2. The displayed value of 2.209 kW is rather high for my 2 kW heater. That's because I'm using the default value of 0.05 for powerCal_diverted. For this board, and all similar ones that I've assembled to date, the correct value is closer to 0.045. This change in cal value would cause the displayed value to be reduced to nine tenths of the value seen here, i.e. 1.988 kW.
3. The board that I'm testing has the extra pair of logic chips (ICs 3 & 4). The calibration sketch must therefore include the "#define PIN_SAVING_HARDWARE" statement. If those two ICs were absent, the #define statement would need to be commented out.
4. The 4-digit display will only appear the right way up if the the main board is orientated with the ribbon cable outlet at its top. In all other orientations, the ribbon cable will need to include an appropriate bend.
5. Not shown in the photo, but if the measured power is negative, alternate values are suppressed. This gives a flashing appearance at the display. Every value, however, can be seen at the Serial monitor along with a '-' sign when appropriate.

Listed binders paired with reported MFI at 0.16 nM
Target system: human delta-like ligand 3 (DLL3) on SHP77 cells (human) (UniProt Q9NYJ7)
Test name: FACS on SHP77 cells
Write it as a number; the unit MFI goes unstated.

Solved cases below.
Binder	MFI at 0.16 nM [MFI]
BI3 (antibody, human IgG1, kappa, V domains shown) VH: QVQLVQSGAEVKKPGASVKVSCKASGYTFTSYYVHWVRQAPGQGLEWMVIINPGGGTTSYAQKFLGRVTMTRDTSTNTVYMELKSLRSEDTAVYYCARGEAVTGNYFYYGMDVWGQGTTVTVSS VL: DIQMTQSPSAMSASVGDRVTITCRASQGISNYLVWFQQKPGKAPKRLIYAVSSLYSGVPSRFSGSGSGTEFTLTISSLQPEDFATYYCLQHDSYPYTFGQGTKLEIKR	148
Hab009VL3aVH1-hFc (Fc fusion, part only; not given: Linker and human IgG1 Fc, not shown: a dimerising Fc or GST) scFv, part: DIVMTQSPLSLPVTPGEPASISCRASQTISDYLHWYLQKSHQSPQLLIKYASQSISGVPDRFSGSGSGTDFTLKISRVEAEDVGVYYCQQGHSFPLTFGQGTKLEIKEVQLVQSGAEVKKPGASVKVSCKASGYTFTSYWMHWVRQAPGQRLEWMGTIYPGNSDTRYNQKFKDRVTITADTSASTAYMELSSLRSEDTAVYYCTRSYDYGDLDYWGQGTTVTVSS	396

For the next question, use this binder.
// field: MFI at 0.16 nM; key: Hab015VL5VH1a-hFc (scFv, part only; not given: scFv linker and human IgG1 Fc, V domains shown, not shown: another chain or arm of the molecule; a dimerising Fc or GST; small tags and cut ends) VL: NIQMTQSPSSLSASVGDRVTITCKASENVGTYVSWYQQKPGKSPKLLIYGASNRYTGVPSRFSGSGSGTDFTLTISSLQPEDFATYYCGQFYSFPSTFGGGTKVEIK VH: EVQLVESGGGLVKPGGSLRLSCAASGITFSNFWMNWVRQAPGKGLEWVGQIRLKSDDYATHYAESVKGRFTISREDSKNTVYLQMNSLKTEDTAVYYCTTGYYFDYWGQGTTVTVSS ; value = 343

[I find it hard to believe that the 7-segment driver IC can't provide a '-' symbol!]
Calibration values are unique to each set of hardware, and can be usefully recorded within the unit.
This pretty pink tape came as a freebie with the standard black & white tape that I normally use!
Having calibrated the system, the relevant powerCal values can be transferred into the appropriate Mk2 Router sketch. Several versions of the Mk2 PV Router sketch are now available via the Downloads page.